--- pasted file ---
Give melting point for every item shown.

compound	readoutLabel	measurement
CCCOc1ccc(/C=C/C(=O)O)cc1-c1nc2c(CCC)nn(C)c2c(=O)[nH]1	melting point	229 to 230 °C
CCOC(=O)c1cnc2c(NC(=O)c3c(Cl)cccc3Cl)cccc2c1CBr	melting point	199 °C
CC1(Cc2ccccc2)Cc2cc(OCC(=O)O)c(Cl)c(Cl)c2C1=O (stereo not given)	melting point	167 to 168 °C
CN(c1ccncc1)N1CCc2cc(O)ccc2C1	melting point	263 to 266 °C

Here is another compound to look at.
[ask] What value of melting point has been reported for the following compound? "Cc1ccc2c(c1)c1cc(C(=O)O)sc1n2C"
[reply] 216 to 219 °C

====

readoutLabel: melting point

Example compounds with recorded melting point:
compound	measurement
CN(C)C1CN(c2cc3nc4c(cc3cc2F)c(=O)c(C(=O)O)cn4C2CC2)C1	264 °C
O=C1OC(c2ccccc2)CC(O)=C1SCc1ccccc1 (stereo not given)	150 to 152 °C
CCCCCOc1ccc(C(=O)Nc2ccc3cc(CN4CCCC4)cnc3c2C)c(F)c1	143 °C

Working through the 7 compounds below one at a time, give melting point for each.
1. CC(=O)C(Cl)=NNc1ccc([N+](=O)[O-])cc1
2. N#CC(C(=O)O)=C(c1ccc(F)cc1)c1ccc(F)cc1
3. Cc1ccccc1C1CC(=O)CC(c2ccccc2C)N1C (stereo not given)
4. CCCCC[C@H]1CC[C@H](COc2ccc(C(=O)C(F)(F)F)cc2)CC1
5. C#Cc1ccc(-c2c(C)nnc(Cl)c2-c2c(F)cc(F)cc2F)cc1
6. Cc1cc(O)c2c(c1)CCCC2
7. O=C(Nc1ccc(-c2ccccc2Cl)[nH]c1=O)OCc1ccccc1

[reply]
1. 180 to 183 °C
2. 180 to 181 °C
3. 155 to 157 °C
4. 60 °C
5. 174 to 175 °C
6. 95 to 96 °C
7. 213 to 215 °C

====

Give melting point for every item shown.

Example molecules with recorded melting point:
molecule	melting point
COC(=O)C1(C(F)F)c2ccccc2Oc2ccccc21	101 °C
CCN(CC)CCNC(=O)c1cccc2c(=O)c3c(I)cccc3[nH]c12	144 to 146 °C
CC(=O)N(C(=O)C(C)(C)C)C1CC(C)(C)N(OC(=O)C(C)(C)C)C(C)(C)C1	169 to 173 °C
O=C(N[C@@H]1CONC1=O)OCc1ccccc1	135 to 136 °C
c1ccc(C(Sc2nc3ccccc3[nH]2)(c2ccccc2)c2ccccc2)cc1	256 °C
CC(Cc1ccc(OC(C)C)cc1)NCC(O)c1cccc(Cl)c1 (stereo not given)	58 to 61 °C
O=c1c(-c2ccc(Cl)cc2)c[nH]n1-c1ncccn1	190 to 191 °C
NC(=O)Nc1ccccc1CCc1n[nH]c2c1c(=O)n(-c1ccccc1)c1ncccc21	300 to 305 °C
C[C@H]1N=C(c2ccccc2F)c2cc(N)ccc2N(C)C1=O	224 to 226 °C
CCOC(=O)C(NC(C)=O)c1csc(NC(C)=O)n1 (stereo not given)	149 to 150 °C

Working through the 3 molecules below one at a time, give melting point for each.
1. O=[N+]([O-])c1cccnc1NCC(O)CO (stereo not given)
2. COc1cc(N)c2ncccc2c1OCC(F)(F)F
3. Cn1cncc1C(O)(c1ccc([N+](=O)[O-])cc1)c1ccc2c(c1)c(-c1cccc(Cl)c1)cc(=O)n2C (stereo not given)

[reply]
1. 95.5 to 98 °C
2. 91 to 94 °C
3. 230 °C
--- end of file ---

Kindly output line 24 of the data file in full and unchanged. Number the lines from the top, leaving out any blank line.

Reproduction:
7. O=C(Nc1ccc(-c2ccccc2Cl)[nH]c1=O)OCc1ccccc1